Now that you understand the best practices and conventions for designing mobile eCommerce interfaces, have the proper tools at your disposal, and are aware of the ideal build process for your team, we recommend you extend bookmark the following resources. They will provide you with additional information, knowledge, and how-tos during your design phase.
Article Abstract: A large eCommerce organization earned an additional $300 million in annual purchases after removing the registration requirement from its site.
Article Abstract: Richard Saul Wurman wrote Hats in 1989. It’s a curious read about making information understandable. Even though the article is over 25 years old, it’s still relevant today. This article is available in
Article Abstract: General Electric decided to reinvent pediatric MRI’s because children were terrified of the MRI hospital experience. GE redesigned the pediatric MRI experience to be a pirate-themed adventure. This article is a great example of how UX design involves much more than designing what’s on the screen.
Article Abstract: A list of important principles of user interface design.
Article Abstract: A list of important principles of user interface design.**
Article Abstract: Jakob Nielsen’s 10 general principles for interaction design. They are called “heuristics” because they are broad rules of thumb and not specific usability guidelines.
Article Abstract: Senongo Akpem analyzes some key features of case studies and provides tips on how to establish a human-centered design process for designing case studies.
Article Abstract: The best ideas are the ones someone else has. Here, UX advice from experts at Ideo, Polar, CapitalOne, and more.
Article Abstract: All product companies feel the twin squeeze of time and costs. But neither variable carries the same risk as designing something new without user research.
Summary: Since Don’t Make Me Think was first published in 2000, hundreds of thousands of Web designers and developers have relied on usability guru Steve Krug’s guide to help them understand the principles of intuitive navigation and information design. Witty, commonsensical, and eminently practical, it’s one of the best-loved and most recommended books on the subject.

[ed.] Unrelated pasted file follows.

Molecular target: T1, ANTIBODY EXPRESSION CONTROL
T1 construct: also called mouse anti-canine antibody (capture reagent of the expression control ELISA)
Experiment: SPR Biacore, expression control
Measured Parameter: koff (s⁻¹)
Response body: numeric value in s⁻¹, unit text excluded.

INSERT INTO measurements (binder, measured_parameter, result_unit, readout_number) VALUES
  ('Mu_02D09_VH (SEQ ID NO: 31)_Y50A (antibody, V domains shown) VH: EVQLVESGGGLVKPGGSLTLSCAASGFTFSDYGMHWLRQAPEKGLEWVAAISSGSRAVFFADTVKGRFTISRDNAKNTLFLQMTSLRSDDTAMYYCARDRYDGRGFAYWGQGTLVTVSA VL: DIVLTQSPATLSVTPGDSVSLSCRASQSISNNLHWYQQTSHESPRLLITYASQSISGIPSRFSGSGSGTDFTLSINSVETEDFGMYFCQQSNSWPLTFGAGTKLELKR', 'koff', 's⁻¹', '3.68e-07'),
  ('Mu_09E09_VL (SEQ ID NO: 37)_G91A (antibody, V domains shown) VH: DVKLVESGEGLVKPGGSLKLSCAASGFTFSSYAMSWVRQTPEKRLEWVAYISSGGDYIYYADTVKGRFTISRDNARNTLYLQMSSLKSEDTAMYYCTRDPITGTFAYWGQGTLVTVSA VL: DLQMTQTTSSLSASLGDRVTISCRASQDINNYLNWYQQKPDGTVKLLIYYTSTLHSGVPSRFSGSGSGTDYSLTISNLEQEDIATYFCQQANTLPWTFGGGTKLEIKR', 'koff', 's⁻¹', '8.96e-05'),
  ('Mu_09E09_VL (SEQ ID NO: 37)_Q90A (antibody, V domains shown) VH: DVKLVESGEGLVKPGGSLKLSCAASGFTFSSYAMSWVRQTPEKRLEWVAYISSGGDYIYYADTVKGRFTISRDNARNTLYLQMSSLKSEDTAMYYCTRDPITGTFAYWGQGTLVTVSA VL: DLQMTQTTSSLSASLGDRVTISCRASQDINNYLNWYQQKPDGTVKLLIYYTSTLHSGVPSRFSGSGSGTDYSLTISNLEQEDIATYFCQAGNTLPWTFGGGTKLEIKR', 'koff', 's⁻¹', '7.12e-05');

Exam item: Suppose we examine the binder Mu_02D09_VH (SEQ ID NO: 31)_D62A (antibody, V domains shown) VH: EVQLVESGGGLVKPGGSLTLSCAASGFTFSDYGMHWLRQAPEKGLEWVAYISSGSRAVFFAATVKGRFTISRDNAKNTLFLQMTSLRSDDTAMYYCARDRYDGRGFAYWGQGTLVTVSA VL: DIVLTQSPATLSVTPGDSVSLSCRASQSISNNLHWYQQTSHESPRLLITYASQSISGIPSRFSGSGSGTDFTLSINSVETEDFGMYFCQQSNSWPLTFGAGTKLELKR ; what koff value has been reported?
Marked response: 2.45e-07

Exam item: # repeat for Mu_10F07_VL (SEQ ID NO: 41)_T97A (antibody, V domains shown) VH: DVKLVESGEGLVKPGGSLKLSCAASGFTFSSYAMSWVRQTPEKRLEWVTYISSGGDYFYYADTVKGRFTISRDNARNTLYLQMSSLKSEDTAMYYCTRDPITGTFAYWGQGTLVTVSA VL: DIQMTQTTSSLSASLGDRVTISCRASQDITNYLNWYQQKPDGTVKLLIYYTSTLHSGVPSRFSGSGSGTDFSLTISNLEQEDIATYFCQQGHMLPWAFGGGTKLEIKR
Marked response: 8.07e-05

Summary: You can’t always predict who will use your products, or what emotional state they’ll be in when they do. But by identifying stress cases and designing with compassion, you’ll create experiences that support more of your users, more of the time. You can’t know every user, but you can develop inclusive practices that support a wider range of people. This book will show you how.
Summary: Good research is about asking more and better questions, and thinking critically about the answers. It’s something every member of your team can and should do, and which everyone can learn, quickly. And done well, it will save you time and money by reducing unknowns and creating a solid foundation to build the right thing, in the most effective way. Learn how to discover your competitive advantages, spot your own blind spots and biases, understand and harness your findings, and why you should never, ever hold a focus group. You’ll start doing good research faster than you can plan your next pitch.
Summary: Touch introduces physicality to designs that were once strictly virtual, and puts forth a new test: How does this design feel in the hand? Josh Clark guides you through the touchscreen frontier. Learn about ergonomic demands (and rules of thumb), layout and sizing for all gadgets, an emerging gestural toolkit, and tactics to speed up interactions and keep gestures discoverable. Get the know-how to design for interfaces that let you touch — stretch, crumple, drag, flick — information itself. It’s in your hands.
Summary: This book is about designing products for people. The author, Don Norman, explains why everyday objects like chairs, teapots, computers, and phones are designed the way they are. After you read this book, you’ll look differently at the design of things around you.
Human Interface Guidelines Summary: Apple’s design system: “The world’s most advanced mobile OS offers everything you need to design beautiful, engaging apps that radiate power and simplicity.”
Summary: Google’s design system: _“We challenged ourselves to create a visual language for our users that synthesizes the classic principles of good design with the innovation and possibility of technology and science. This is material design. This spec is a living document that will be updated as we continue to develop the tenets and specifics of material design.”